“We need to do an ROI analysis.”  I have either heard or said that phrase thousands of times throughout my career.  I have performed hundreds of them — some extremely complex, some not as detailed, and even one on a Post-It note.  It is likely you’ve had similar experiences.  Return on investment analysis has become a key component of decision-making in business, mathematically confirming that the proposal is a good idea.

But it’s not just in business that ROI is used.  As rational humans, we frequently look to justify some of the most important things in our life.  We evaluate colleges and look at the starting salaries of graduates compared to the cost of attending.  We do quick math to figure whether the tax deduction on mortgage loan interest will make buying a home cheaper than renting.  I even had a co-worker tell me that the engagement ring he bought had gone up in value so it was a good investment (he had to be reminded that if he was put in a position to cash in on that gain, something else in his life had gone terribly wrong).  More often than we realize, we use the principles of ROI as a logical justification to spending money.

So how do you perform a ROI for purchasing software?

Today’s business software tools usually aim to deliver some combination of the following benefits:
•    Productivity- Automate the flow of a business process so that it takes less time to do it
•    Centralization- Enable access to various information sources from one common point
•    Visibility- Combine data sets to identify magnitude, trends, or cause-effect relationships

In deciding whether to buy the software, someone will inevitably ask for validation that the benefits are greater than the tool’s cost.  But accurately predicting the future benefits of productivity, centralization, and visibility is most likely guesswork.  And it is at that point where we begin making assumptions:  This process currently takes 4 people 10 hours each; the tool will reduce that to taking 2 people 5 hours.  Lack of visibility has meant our success rate is 20%; the visibility features in the tool will increase our success rate to 40%.  And if the math still doesn’t pencil out, many times we just change the assumptions.  And therein lies the danger of this approach- we focus on making the assumptions work rather than asking some very important questions.

Over-reliance on ROI analysis can create a false sense of security going into the purchase and unfulfilled expectations after the purchase.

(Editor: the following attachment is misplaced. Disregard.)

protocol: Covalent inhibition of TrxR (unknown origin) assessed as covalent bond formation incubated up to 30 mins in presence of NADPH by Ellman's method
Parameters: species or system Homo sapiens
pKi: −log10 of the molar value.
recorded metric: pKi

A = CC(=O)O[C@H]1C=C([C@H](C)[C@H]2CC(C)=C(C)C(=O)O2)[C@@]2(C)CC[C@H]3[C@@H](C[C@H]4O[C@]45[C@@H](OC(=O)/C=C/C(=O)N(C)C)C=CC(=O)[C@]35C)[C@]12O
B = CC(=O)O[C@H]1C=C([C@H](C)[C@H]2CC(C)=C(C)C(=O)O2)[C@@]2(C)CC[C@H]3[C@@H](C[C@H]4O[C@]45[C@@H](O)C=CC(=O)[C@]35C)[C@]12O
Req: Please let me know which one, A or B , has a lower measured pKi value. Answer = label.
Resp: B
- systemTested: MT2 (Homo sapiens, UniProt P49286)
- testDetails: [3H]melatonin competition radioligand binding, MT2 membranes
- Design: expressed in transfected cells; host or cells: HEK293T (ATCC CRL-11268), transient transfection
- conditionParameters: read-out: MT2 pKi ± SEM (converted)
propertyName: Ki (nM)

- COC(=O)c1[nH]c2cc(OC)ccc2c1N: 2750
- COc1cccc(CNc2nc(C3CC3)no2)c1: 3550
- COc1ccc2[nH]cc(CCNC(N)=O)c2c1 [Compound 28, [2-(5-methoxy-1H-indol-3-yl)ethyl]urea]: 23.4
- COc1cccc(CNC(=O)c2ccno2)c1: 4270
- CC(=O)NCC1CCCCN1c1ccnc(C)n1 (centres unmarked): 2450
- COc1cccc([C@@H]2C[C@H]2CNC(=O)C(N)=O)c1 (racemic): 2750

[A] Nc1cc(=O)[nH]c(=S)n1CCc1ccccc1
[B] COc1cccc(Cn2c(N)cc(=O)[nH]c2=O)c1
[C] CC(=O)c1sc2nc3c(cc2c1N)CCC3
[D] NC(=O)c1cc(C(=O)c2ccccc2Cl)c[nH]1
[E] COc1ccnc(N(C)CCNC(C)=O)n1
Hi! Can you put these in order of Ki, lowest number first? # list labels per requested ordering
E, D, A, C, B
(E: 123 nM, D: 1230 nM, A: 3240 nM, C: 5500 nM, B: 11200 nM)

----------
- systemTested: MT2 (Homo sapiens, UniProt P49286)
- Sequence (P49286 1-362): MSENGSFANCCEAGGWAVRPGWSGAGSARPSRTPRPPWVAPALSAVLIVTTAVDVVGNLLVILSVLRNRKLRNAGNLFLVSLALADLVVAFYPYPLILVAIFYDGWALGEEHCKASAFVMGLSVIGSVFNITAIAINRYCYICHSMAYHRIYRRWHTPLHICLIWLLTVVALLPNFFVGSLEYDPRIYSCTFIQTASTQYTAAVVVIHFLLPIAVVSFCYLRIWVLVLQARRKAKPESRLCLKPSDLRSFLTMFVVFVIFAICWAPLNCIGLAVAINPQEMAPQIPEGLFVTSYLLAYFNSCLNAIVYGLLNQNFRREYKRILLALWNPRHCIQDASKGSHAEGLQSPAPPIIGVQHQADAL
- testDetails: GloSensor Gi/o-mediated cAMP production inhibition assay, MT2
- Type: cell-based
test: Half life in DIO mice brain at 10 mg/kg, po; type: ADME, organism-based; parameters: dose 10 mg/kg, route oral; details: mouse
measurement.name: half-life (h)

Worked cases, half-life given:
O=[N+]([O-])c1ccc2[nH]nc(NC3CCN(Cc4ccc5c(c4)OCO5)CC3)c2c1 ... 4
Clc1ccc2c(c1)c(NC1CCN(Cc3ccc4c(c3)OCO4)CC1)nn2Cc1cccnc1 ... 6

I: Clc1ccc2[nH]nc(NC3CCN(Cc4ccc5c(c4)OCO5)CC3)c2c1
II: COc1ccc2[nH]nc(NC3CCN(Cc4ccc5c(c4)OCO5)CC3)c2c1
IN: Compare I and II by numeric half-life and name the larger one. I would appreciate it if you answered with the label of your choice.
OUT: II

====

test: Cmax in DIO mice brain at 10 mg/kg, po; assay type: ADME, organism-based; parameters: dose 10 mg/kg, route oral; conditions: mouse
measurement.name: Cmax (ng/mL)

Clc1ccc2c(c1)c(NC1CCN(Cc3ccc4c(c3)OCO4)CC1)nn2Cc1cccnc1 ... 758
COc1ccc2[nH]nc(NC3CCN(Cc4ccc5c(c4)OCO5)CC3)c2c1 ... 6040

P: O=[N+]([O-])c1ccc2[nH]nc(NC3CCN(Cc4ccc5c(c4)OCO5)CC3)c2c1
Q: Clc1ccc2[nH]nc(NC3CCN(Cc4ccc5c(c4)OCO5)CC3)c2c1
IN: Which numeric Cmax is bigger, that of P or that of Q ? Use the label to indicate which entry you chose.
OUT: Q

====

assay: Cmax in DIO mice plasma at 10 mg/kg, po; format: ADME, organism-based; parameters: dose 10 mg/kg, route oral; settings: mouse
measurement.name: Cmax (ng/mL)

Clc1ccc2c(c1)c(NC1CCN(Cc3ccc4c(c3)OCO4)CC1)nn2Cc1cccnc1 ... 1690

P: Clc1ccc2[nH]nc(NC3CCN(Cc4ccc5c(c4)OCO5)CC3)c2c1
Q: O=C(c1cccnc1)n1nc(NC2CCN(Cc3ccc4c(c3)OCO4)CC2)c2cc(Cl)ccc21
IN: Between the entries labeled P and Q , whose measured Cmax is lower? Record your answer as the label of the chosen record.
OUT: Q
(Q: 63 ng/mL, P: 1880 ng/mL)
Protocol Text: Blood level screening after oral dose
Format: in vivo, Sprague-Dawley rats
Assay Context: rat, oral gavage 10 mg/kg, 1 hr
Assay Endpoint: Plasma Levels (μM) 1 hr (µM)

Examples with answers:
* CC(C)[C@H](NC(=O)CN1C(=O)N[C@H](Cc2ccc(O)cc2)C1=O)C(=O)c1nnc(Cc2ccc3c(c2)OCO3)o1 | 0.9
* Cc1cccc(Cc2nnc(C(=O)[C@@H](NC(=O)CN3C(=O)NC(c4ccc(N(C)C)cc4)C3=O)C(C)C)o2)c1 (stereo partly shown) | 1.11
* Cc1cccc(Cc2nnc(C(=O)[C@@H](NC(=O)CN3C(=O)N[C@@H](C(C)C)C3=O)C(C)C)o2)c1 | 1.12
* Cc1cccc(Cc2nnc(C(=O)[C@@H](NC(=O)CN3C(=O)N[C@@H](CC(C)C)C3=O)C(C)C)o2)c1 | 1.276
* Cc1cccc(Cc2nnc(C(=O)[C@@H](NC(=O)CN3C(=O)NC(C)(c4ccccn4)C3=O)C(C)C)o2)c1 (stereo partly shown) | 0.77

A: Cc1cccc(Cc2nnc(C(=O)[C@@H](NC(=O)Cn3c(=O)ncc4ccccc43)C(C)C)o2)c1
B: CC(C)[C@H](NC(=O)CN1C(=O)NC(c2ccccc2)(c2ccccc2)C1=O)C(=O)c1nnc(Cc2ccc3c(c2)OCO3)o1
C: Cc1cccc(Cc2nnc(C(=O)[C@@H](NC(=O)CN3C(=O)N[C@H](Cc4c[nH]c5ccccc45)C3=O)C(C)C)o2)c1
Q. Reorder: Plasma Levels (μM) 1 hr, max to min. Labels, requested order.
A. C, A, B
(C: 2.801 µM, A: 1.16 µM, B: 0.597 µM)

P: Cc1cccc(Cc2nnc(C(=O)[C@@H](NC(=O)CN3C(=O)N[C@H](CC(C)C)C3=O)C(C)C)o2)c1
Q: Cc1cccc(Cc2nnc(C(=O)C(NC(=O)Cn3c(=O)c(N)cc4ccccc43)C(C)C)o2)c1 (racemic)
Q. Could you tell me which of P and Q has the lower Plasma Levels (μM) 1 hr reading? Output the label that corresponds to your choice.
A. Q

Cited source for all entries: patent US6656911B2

Let me be clear — – I am by no means advocating relying solely on gut feel, or using the Star Wars “Force” to make decisions.   Large purchases should be financially analyzed and verified.  Speaking of Star Wars, can you imagine if the following exchange actually took place?

Imperial CFO: Um Darth, you have this budget item “Death Star?”  You say it’s going to cost how much?

Darth Vader:  [Sigh] You can’t put a price on galactic intimidation, Walter.

CFO:  But still… is it going to generate more revenue for the Empire?  I’m going to need an ROI analysis.

Vader:  I find your lack of faith disturbing.

CFO:  Is it just me or is it suddenly harder to breathe in here?

Death Star ROI likely assumed a useful life of greater than one week

I am suggesting, however, that organizations also consider some non-analytical questions before heading down the numbers path and building an ROI case.  Some of the questions may seem like common sense, but they surprisingly are often not part of the conversation:

  1. Is this tool addressing a mission critical part of my business, or is it more ancillary?
  2. Am I comfortable with the amount of people, effort, and steps that a process takes, or does it seem like it takes longer than it should?
  3. When asked by management, can I readily provide a synopsis of the issues and drivers, or do I scramble?
  4. When it’s time to make a decision, can I confidently use the data to intelligently make that decision, or do I have doubts?

The answers to the above questions may legitimize the need for a tool before an ROI analysis is performed.  And then the ROI question becomes not one of whether to buy a tool, but one of which tool makes the most sense.

Lastly, in constructing the purchase analysis, it is good to rely on known or generally accepted data points and benchmarks instead of internal assumptions.  Similar to a university providing graduates’ starting- salary averages, ask the software vendor to provide references to customers that can verify benefits of the tool.  This establishes 3rd party data as the foundation of the analysis, and also enables the outcome of the analysis to be compared against the value that other tool purchasers have gained in the past. As a result, you will avoid a natural “confirmation bias” of building the ROI on unrealistic assumptions – and give you the confidence to know that your software purchase is indeed a good idea.